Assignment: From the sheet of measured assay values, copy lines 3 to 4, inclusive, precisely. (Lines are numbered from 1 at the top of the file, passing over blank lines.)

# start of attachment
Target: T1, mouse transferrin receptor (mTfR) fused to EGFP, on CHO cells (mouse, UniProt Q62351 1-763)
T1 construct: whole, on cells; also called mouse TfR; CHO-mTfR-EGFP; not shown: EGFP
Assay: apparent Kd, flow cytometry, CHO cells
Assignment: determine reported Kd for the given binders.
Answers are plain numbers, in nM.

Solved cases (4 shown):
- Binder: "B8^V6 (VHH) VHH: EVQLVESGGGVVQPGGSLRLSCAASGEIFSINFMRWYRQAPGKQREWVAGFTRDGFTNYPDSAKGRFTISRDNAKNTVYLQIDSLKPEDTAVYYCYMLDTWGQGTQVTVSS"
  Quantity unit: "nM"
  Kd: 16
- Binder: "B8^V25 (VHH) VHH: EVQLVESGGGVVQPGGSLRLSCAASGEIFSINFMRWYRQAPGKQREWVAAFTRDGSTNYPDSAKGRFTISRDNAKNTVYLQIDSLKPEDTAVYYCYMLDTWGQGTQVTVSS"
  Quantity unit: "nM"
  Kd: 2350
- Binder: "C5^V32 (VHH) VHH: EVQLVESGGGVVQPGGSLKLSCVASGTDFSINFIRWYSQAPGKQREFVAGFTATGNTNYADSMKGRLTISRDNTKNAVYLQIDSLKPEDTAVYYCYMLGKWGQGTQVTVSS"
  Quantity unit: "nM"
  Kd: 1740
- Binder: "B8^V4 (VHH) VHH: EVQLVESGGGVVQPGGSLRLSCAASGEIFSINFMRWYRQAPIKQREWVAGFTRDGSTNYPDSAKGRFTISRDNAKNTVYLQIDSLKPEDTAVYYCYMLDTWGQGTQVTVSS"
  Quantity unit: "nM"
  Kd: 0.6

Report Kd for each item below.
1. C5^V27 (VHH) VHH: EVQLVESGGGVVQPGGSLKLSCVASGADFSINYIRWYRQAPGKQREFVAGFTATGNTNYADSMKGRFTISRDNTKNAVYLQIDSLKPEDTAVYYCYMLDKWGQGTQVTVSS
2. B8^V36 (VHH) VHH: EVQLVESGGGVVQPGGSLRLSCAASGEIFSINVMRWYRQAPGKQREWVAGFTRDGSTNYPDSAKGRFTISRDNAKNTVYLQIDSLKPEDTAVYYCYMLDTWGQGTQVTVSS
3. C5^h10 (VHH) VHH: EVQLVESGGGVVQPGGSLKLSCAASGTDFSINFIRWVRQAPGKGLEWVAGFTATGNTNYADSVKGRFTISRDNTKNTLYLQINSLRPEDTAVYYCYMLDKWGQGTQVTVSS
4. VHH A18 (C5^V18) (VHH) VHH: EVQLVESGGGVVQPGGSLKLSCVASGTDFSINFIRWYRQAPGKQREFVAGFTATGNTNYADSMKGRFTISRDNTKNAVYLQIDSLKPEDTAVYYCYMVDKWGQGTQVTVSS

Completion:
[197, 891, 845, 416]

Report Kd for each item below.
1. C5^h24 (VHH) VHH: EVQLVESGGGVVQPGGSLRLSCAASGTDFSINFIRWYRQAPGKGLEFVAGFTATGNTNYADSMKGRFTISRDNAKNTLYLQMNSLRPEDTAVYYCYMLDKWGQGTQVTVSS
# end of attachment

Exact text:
Assay: apparent Kd, flow cytometry, CHO cells
Assignment: determine reported Kd for the given binders.